You probably know how it works already:
You make an API call—and then you get an HTTP response.
Each HTTP response includes a status code.
These status codes sometimes indicate that you’ve encountered an error. It might look something like this:
But HTTP error codes alone are too broad and don’t always give you enough information to know what went wrong—or how to solve the problem. That’s why ShipEngine includes detailed error information in the HTTP response, so that developers and integrators using our API can get better information when things aren’t working properly.
Below, find an explanation of different types of HTTP error codes and the types of detailed error information you get when using ShipEngine.
Different Types of HTTP Responses
HTTP error codes are included among general status codes that are organized in five levels. Those five levels are:
- 1xx: 100-level codes are informational in nature. They include 100 (for “continue”), 101 (for “switching protocols”), and many others.
- 2xx: 200-level codes indicate success. They include 200 (for “OK”), 201 (for “created”), and 204 (for “no content”).
- 3xx: 300-level codes are for redirections, like 304 (for “not modified”).
- 4xx: 400-level codes are reserved for client errors. If you get a 400-level error code (like 400 for “bad request” or 403 for “forbidden”), you’ve made some sort of invalid API request. The errors should help you change the request before trying again.
- 5xx: 500-level codes mean a server error—like 500 (for “internal server error) and 502 (for “bad gateway”). If you get a 500-level error, you’ve likely done nothing wrong—the problem is almost always on the server side.
When an error occurs during a ShipEngine API call, you get back a JSON response. This response includes several components, including information about relevant errors. The following 6 components are included in the JSON response:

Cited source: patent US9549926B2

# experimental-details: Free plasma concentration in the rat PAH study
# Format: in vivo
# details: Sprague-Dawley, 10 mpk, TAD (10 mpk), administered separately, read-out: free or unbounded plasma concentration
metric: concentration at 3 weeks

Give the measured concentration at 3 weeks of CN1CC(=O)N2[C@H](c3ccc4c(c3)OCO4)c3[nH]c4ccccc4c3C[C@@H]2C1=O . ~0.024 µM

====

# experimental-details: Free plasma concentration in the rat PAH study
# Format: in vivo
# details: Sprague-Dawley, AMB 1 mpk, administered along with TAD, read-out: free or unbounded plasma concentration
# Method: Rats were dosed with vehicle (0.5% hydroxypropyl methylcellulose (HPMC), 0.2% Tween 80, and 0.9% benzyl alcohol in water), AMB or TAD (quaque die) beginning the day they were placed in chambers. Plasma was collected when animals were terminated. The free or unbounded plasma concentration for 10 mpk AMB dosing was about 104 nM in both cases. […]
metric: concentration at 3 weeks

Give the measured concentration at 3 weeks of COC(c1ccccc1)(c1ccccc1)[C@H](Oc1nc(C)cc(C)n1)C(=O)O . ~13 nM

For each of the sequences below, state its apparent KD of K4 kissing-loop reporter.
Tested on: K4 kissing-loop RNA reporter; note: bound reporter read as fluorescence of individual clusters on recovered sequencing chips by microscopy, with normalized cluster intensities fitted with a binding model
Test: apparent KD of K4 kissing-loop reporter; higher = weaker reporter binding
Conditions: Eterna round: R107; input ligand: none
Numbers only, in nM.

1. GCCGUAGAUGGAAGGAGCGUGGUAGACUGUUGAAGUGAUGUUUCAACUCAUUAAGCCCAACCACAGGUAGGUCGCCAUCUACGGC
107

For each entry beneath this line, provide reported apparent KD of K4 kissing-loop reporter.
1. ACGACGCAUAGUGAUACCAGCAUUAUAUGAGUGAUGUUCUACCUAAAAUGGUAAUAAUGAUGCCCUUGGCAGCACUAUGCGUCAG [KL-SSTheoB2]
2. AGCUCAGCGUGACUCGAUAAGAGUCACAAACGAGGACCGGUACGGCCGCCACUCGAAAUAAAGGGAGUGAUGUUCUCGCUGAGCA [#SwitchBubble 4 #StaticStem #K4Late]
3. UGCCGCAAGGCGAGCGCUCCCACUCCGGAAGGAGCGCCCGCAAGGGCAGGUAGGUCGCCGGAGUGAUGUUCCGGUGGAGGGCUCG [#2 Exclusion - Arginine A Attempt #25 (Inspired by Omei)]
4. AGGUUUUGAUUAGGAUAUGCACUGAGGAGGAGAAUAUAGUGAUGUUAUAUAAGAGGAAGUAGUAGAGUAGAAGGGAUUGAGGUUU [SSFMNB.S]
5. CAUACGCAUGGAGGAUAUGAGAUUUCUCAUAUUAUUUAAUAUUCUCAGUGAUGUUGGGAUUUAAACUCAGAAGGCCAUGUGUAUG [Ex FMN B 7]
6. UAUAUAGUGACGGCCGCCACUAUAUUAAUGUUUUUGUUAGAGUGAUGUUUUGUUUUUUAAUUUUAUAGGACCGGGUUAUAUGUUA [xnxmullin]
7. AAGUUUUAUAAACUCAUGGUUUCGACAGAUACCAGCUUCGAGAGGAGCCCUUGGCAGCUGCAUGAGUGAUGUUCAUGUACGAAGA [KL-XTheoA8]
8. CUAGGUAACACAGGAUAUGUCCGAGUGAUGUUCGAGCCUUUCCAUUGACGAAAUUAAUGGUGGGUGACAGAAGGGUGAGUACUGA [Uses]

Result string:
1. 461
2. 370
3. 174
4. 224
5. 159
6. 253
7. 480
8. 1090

- Request ID (“request_id”): All ShipEngine API calls generate a unique identification code. This unique request ID can be referenced when you contact our support team.
- Error Source (“error_source”): The error source field helps you pinpoint where the error came from. For example, errors sometimes emerge from third parties like carriers.
- Error Type (“error_type”): The error type is a broader category into which your error fits. For example, your error type might relate to account status or to security. That information will be included here.
- Error Code (“error_code”): The error code tells you the specific type of error that occurred. These error codes are now much more informational and helpful than they were just recently within ShipEngine.
- Message (“message”): Messages are designed to provide greater context around the error. Again, the messages included in ShipEngine error codes are now much more informational than they once were.
- Error Specific Fields: Some errors have additional information that developers and integrators need. In these cases, error-specific fields may be used to share that additional information.
The JSON response will always include an “errors” array, even if everything was successful. If the array is empty, then there were no errors.
ShipEngine Error Codes
Creating the best developer experience is one of our foremost goals at ShipEngine. That’s why we invested time and energy into revamping our error codes so that they provide more valuable information.
You can find in our documentation a complete rundown of error sources, error types, and error codes you might encounter when using ShipEngine.
Error sources include:
- ShipEngine (“shipengine”)
- carrier (“carrier”)
- order source (“order_source”)
Error types include:
- account status (“account_status”)
- security (“security”)
- validation (“validation”)
- business rules (“business_rules”)
- system (“system”)
The list of specific error codes includes more than 30 different notifications you can receive when using ShipEngine. Check out our Error Codes in the ShipEngine documentation to see the full list.
We’re Here to Help!
You’re never alone when integrating with ShipEngine. Our support team is here to help you no matter the challenge you’re facing—error-related or otherwise.
All you need to get started is a free API key. Get your API key now, and start using ShipEngine to solve shipping.